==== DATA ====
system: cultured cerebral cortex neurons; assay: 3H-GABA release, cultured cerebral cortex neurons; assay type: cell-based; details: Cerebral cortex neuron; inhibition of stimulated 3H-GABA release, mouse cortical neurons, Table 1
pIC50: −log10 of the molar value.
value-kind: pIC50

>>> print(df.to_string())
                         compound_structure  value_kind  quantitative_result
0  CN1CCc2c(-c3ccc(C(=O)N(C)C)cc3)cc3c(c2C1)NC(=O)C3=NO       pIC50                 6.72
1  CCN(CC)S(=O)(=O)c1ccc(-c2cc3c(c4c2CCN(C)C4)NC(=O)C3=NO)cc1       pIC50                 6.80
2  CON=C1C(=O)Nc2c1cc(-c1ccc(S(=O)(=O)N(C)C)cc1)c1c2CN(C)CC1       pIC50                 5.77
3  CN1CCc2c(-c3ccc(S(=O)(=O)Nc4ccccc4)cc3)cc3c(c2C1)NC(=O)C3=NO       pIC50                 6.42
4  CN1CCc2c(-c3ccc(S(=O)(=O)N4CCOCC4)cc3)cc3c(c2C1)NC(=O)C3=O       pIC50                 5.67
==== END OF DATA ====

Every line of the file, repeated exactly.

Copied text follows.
system: cultured cerebral cortex neurons; assay: 3H-GABA release, cultured cerebral cortex neurons; assay type: cell-based; details: Cerebral cortex neuron; inhibition of stimulated 3H-GABA release, mouse cortical neurons, Table 1
pIC50: −log10 of the molar value.
value-kind: pIC50

>>> print(df.to_string())
                         compound_structure  value_kind  quantitative_result
0  CN1CCc2c(-c3ccc(C(=O)N(C)C)cc3)cc3c(c2C1)NC(=O)C3=NO       pIC50                 6.72
1  CCN(CC)S(=O)(=O)c1ccc(-c2cc3c(c4c2CCN(C)C4)NC(=O)C3=NO)cc1       pIC50                 6.80
2  CON=C1C(=O)Nc2c1cc(-c1ccc(S(=O)(=O)N(C)C)cc1)c1c2CN(C)CC1       pIC50                 5.77
3  CN1CCc2c(-c3ccc(S(=O)(=O)Nc4ccccc4)cc3)cc3c(c2C1)NC(=O)C3=NO       pIC50                 6.42
4  CN1CCc2c(-c3ccc(S(=O)(=O)N4CCOCC4)cc3)cc3c(c2C1)NC(=O)C3=O       pIC50                 5.67